By Jc of The Natural Haven
Coconut oil is one of the few discoveries that I rave about endlessly. It helps hair maintain its moisture and even has a scientifically proven role in conditioning. However, I do get reports from naturals who struggle with coconut oil and report that it leaves hair crunchy or even feeling brittle. A super oily scalp is also another common issue.
Are you struggling to love coconut oil?
Here are my four of best hints and tips on how to get the most out coconut oil and conquer that crunch.
1. The fingertip technique
Coconut oil is not meant to be slathered on. It is light and spreadable which means that a little of it goes a long way. Use the fingertip technique to control how much you use.
Section your hair into four. Scoop one index finger of coconut oil and melt it thoroughly in your hands. Dab the melted oil to each of the four sections and then take the time to spread the oil on each section focusing on the ends. Before using more oil, look at your palms, if there is still oil on them, you do not need to add more.
2. Mix it up to prevent crunchy hair
Cold air can cause coconut oil to freeze which in turn makes hair feel hard and crunchy. Mix coconut oil with shea butter (40% coconut oil, 60% shea butter) to create an oil which does not crunch up in cold air. You can also combine coconut oil with oils which are liquid at low temperatures such as olive oil, almond oil or jojoba oil.
3. Use it before washing your hair
Coconut oil does not have to be used just to seal hair and if you have difficulty using it on its own then consider just using it before washing your hair. Apply it the night before the wash to allow it sufficient time to penetrate into the hair. Coconut oil will protect the cuticle from expanding excessively as water is taken up from the wash and protect your hair from losing its protein.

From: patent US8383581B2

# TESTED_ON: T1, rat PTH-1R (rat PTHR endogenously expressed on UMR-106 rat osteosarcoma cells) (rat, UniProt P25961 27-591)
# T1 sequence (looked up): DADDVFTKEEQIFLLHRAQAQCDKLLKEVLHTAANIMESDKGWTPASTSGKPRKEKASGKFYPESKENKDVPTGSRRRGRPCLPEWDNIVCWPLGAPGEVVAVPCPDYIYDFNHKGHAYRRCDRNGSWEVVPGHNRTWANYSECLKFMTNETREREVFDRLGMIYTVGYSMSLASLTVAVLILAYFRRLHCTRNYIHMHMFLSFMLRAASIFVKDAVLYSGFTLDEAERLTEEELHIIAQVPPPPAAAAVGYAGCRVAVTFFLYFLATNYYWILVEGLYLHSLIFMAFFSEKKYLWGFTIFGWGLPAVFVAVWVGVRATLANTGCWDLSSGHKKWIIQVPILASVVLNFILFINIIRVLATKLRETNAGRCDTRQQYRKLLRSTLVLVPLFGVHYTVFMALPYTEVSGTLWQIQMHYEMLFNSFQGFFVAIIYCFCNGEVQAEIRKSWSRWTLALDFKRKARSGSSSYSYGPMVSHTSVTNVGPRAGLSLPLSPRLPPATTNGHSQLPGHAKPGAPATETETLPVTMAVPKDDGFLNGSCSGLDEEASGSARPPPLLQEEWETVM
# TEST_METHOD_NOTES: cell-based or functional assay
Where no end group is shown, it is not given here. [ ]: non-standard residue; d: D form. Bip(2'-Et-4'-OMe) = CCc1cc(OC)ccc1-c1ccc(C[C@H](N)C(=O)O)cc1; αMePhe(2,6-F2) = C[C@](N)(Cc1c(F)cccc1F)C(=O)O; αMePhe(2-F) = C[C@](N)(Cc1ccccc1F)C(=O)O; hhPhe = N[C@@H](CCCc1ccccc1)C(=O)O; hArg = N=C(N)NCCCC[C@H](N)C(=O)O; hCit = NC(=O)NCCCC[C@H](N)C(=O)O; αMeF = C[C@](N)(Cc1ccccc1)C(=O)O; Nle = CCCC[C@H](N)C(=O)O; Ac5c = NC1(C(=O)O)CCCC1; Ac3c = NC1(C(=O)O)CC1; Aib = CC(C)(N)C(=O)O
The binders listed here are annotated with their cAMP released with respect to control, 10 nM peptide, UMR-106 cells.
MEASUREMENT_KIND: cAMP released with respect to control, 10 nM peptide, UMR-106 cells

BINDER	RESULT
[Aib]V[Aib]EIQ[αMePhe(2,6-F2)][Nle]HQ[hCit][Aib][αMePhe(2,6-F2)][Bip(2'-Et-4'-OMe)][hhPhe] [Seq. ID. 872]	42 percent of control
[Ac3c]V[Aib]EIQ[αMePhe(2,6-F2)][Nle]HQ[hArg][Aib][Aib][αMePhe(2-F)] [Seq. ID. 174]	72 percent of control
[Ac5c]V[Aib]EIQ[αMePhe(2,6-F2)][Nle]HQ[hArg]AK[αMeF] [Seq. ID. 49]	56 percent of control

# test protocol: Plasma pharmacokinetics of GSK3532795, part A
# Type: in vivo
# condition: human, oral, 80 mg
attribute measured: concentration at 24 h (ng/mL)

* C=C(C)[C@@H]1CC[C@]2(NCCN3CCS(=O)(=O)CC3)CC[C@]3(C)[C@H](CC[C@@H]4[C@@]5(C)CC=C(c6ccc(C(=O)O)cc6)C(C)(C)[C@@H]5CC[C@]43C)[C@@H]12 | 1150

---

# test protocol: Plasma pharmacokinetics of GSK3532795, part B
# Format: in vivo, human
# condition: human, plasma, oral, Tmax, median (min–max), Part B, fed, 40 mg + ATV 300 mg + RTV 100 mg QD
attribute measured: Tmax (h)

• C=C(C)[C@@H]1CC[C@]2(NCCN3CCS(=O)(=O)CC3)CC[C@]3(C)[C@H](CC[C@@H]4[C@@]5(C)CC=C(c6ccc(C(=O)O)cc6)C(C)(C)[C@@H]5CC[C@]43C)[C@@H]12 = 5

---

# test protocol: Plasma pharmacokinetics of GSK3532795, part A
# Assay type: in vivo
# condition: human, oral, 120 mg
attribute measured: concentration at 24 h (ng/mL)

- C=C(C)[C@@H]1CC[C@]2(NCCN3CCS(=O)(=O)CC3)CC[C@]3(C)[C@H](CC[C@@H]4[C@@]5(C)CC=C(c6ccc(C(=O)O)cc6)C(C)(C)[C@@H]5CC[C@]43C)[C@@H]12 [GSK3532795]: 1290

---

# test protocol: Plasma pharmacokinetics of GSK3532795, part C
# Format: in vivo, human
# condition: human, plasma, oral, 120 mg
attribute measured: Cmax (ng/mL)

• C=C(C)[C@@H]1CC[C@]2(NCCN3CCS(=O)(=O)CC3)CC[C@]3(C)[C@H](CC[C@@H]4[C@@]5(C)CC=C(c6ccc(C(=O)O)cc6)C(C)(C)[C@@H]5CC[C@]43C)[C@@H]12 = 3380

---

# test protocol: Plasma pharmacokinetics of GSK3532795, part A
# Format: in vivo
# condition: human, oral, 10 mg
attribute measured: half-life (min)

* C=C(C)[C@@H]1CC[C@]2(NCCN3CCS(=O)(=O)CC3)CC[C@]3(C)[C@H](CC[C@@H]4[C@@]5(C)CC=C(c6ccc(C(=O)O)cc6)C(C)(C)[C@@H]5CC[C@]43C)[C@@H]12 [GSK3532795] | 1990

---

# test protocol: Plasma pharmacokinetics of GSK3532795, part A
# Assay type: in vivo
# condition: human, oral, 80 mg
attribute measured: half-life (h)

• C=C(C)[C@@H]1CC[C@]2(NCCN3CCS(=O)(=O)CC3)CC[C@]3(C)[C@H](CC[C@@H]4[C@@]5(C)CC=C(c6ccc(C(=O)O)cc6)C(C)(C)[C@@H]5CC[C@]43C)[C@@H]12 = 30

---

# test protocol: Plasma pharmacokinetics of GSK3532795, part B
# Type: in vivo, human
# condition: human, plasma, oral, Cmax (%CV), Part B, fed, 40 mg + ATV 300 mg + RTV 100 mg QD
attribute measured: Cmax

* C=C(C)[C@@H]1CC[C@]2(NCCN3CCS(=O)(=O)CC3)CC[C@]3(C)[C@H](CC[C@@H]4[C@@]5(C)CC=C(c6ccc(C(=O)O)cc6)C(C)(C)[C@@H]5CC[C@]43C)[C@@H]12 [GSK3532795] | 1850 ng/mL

4. Words of Caution
a.) Shampoo is required
If you are not using a cleansing product (shampoo or soap), and you are strictly co-washing, you should watch out for build up if you regularly use any oil in your routine. Build up can be seen often as a white coating on hair but in the case of light build up it may just be that your hair does not respond as normal – for example it never feels moisturised or it feels very greasy or it feels hard.
b.) Coconut oil is not a substitute for a protein treatment
Coconut oil does not contain protein. The crunchy feel is related to the amount of oil used and the air temperature. Coconut oil does indeed protect hair from losing protein but if your intent is to fill gaps in your hair and add strength as a protein treatment would do, then coconut oil is not the man for the job.
Have you tried any of these tips and tricks? And how do you use coconut oil in your own regimen?